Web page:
criminal crop

Six years ago I was asked to contribute a short story to an anthology of crime fiction. The book would be sold in aid of charity and my then publisher thought it would be a good opportunity to showcase my series detective. Helping cancer research and introducing DS Bev Morriss to a wider audience? What’s not to like? I jumped at the chance.

I’d also add that having written five books in the series by then, coming up with a short story didn’t strike me as a big ask.

Don’t shoot me down in flames. I’m not suggesting for a second that short stories are easy to write.  In some ways, they need similar discipline and focus as full-length fiction. But, for me, novels are long haul not short hop. I find working on them more demanding and considerably more difficult. They need a different approach, and I have to make a bigger commitment – many months not several days.

It's what I do . . .

Not everyone sees it that way. I once had a heated debate with a woman who was absolutely adamant that short stories were harder to write and needed more skill and imagination from the author. Nothing I said budged her opinion an iota.  How much experience did she have, I hear you ask?  She’d not produced a word of fiction in her life.  I shrugged mental shoulders and moved on. Each to their own – that’s fine by me.

The anthology’s available via Amazon and here’s my offering, should you wish to read it. Before The Fall is still the only short fiction in which Bev appears.  Maybe I should rename it, Morriss Minor?


‘Thank God you’re here, sarge. He’s threatening to jump.’

A line of sweat glistened above the young officer’s lean top lip; his voice held an uncharacteristic catch. Detective Sergeant Bev Morriss divined the signs. For rookie PC Daniel Rees this was a first: pavement huggers as they’re known in the trade.

‘Over my dead body,’ she muttered. They stood shoulder-to-shoulder on a patch of slightly tacky tarmac. Squinting against the fierce midday sun, Bev’s gaze followed the none-too-steady line of Rees’s finger. Her strikingly blue eyes put the azure sky in the shade. Not that she was aware of that – she’d blanked everything bar the young man hunkered on a flat roof four floors up, trainers just jutting over the edge.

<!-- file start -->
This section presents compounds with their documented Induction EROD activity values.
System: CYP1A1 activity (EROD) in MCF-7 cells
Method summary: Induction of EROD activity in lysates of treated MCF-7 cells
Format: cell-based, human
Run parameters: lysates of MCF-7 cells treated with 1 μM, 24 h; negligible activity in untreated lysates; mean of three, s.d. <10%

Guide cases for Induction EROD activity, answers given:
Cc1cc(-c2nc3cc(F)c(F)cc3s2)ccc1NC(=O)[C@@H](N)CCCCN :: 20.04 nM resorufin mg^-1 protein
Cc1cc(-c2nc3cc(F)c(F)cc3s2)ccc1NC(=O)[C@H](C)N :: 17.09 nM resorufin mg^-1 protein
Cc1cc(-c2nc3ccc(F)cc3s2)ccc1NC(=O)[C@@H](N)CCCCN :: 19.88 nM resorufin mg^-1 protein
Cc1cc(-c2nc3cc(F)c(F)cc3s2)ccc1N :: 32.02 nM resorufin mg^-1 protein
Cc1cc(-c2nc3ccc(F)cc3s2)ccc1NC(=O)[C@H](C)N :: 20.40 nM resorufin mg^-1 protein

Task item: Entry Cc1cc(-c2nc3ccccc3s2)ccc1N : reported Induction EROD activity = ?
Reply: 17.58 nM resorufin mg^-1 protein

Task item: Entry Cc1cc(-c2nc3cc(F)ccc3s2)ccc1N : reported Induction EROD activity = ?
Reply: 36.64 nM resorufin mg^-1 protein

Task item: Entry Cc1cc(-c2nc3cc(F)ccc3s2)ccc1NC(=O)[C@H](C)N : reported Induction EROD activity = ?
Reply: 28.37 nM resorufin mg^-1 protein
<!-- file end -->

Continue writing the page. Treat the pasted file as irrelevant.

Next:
‘What d’we know, Danny?’

‘Not a lot.’ Rees turned his mouth down. ‘Says he’ll take a dive if anyone goes near. He was chucking bricks a minute ago.’

Hand shielding her eyes, Bev focused on the hunched figure. Playing in her head were various ways the incident could pan out. ‘How long’s he been up there?’ She caught her breath surreptitiously. The sprint from the hastily abandoned police motor now straddling a near-distance kerb, had led her to make a mental note or three: join a gym, re-join old gym, attend any gym. Rees was fitter than a surfing whippet.

‘Not had time to ask around yet, sarge.’ The hankie he dabbed round his neck was already damp. Summer in the second city.  Constable Rees – tall and dark – was losing his cool. ‘We got the call-out ten-twelve minutes back.’

She nodded, knew that the ‘we’ included fire and ambulance crews on standby down the road. She’d clocked them as she cruised past looking for a space. The alert had gone out over the police radio, Bev happened to be in the vicinity, offered to take a look. Her partner Mac Tyler was hooking up, soon as. The turnout might be over-kill but, better safe . . .

It wouldn’t be pretty if Batboy spread his non-existent wings. The mean-looking pebbledash structure wasn’t one of Small Heath’s poxy high rises, but taking four floors without a lift wasn’t a good move.

‘One of this lot might know something.’ Rees jabbed a thumb over his epaulette. Gawpers were gathering behind a police cordon that was still being erected round the ugly squat block. Bev presumed the defunct building had housed council offices, tenant support, something of that ilk. Whatever, the show was gratis and the audience was rapt.

‘Spectator sport, Danny.’ She delved in a voluminous bag for aviator shades. ‘Free fall . . . better than the Olympics.’

Sunglasses in situ, she checked out the crowd. Several faces and craned necks were vaguely familiar. The Coppice estate – known round Highgate nick as the cop-it – was little more than an annexe to Winson Green prison. She noted a couple of uniforms mingling with the jobless, feckless and, in at least two cases, legless voyeurs. The officers were jotting names, numbers, addresses, covering the basics. Anything earth-shattering would be filtered back pronto.  Earth-shattering? Maybe not.